EPIDEMIOLOGY, BIG DATA & REAL-WORLD EVIDENCE – RWE
Epidemiological analysis of health phenomena is a powerful base instrument for decision support at all levels of our NHS. The normal functioning of this is linked to a continuous production of data that integrate huge databases of information (big data) reflecting an activity and everyday reality in the field (RWE). The combination of this information with a proof of classic scientific studies allows to create a solid and detailed knowledge system, crucial for the correct and efficient functioning of the NHS.
ARTIFICIAL INTELLIGENCE IN HEALTH
Artificial Intelligence (AI) – here understood as machine learning (ML) – is a technique that differs from traditional programs in that it learns through examples – and not through computer rules – changing its structure during that learning (deep learning). This process is particularly well adapted to the predictive needs of the NHS, managing to establish very complex relationships between data and results in a way that no human being can. One of the most important fields is that of image classification, but there are numerous other fields of application of AI in health: continuous monitoring of signs, clinical notes, genetic data, diagnostic processes, etc.
HEALTH OUTCOMES RESEARCH – HOR AND HEALTH SERVICES RESEARCH – HSR
The HOR / HSR scientific methodology studies the final result of healthcare, that is, the effects of the care implementation process on health indexes, as well as on the well-being of patients and populations. It includes a varied set of areas, from studies analyzing the effectiveness of a medicine to the effect of the reimbursements on health results, from the information thus obtained as a basis for the decision, to the impact of health technologies (to name just a few topics).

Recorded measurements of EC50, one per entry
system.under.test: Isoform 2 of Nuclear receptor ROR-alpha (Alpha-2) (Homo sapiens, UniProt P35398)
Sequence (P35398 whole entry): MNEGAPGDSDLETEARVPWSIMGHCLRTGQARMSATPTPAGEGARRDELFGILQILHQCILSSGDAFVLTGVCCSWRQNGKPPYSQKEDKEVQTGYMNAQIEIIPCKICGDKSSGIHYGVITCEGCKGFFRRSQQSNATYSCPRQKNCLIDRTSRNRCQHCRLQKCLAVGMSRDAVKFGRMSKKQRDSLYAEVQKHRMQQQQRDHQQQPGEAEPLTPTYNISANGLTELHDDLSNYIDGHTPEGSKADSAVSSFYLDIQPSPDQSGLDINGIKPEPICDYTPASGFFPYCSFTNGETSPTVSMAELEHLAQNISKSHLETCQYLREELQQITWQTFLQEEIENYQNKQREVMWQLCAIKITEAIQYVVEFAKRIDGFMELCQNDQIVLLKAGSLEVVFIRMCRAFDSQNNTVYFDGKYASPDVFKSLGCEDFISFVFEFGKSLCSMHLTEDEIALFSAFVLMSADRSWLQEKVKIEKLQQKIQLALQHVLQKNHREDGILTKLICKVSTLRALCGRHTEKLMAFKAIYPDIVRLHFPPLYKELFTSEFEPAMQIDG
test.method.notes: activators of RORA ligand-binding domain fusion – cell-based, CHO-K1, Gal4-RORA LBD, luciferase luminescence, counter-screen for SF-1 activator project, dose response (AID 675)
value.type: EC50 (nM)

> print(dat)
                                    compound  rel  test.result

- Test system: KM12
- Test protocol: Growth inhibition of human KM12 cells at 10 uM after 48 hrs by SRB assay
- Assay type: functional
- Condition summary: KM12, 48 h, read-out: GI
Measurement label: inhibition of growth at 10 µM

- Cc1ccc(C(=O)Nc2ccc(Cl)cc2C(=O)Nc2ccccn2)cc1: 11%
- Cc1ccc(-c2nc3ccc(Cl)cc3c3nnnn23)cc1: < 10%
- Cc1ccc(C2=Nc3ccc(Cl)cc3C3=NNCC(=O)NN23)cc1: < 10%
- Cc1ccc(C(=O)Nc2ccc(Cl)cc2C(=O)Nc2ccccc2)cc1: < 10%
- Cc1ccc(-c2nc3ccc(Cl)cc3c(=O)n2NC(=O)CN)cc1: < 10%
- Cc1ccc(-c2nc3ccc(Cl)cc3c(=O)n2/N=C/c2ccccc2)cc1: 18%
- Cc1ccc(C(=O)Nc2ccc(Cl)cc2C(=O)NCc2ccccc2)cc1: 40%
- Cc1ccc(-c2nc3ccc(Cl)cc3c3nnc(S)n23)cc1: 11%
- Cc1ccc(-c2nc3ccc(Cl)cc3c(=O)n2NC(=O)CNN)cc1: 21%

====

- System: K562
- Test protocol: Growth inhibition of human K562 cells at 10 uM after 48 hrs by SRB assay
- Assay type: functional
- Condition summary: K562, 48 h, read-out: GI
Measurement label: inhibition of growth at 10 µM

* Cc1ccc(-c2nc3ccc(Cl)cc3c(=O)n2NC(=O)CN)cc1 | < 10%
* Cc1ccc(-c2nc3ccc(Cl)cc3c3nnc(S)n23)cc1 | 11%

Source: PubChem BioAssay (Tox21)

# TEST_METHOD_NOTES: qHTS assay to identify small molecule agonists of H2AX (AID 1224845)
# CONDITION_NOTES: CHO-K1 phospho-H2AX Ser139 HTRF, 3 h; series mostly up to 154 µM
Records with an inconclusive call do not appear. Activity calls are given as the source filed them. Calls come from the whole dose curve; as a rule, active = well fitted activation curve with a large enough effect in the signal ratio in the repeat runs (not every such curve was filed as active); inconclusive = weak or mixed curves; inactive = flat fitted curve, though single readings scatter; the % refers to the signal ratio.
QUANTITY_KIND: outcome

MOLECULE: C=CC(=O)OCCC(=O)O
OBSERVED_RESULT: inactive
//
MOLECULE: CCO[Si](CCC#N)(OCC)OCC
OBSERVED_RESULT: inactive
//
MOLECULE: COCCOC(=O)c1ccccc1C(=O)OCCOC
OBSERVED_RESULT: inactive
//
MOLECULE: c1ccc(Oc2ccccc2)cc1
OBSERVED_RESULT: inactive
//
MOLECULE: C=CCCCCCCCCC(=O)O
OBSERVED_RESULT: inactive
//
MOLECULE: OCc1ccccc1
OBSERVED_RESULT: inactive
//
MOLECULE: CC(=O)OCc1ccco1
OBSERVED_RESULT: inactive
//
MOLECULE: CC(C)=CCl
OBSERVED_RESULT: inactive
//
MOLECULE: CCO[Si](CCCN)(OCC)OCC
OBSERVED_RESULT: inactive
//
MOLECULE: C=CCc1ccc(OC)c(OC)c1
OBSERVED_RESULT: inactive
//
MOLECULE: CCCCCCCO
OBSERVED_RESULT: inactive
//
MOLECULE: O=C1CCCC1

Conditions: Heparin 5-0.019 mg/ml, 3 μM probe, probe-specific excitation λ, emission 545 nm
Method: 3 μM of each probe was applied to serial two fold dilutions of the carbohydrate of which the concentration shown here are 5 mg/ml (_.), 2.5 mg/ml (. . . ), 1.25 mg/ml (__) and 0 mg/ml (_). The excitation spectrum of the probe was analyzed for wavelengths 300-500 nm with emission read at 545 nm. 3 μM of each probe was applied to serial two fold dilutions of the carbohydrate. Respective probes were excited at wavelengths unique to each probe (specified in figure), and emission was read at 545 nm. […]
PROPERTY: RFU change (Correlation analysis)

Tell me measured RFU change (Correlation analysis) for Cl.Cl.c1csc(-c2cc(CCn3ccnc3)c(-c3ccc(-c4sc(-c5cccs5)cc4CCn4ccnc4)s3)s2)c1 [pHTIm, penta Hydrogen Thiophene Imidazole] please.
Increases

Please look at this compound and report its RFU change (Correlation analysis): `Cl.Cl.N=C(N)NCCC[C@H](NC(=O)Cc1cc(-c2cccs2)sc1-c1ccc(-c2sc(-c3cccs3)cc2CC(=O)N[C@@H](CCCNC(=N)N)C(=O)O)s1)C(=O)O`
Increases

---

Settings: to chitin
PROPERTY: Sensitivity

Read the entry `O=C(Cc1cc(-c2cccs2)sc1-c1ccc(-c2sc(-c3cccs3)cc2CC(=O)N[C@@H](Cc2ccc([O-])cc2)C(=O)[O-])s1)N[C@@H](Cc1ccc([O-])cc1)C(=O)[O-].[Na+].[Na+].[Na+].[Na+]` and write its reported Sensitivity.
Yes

PUBLIC HEALTH & PUBLIC POLICIES
Public Health (PH) can be defined as the multidisciplinary area of health promotion through local or global community initiatives. Its scientific bases are based on three areas of knowledge: basic sciences (pathology, toxicology, etc.), clinical sciences (internal medicine, pediatrics, pharmaceutical sciences, etc.) and specific sciences such as epidemiology, environmental health, health education , etc. One of the most important applications of PH is health policies, supporting decisions, analysing results, predicting future changes, etc.
HEALTH TECHNOLOGY ASSESSMENT
The introduction of new technologies in the NHS – be they drugs, equipment, surgical interventions, design of physical spaces, standards of clinical practice, etc. – must comply with detailed analyzes of its benefit, risk and costs. The comparison with the technologies already available in a given context implies an analysis of the characteristics of the new technology (drug, for example), its extrapolated effects from clinical trials, its indications in specific sub-groups of patients and its increased costs. The derivation of specific indices through mathematical and statistical models (in the case of medicines, the Quality Adjusted Life Years – QALYS and the Incremental Cost Effective Ratio – ICER) allows defining the cost effectiveness of the technologies.
The dimension of the biomedical scientific literature, together with its quality variable, makes it difficult to use the most relevant evidence generated by clinical studies in practice. Furthermore, the understanding of the results obtained is hampered by the almost total mastery of statistical and formal concepts that a good part of health professionals, managers and administrators, politicians and especially patients and their families present. The field of Knowledge Translation has as main objective to present evidence data in an understandable way to all health stakeholders, in order to better support their decisions.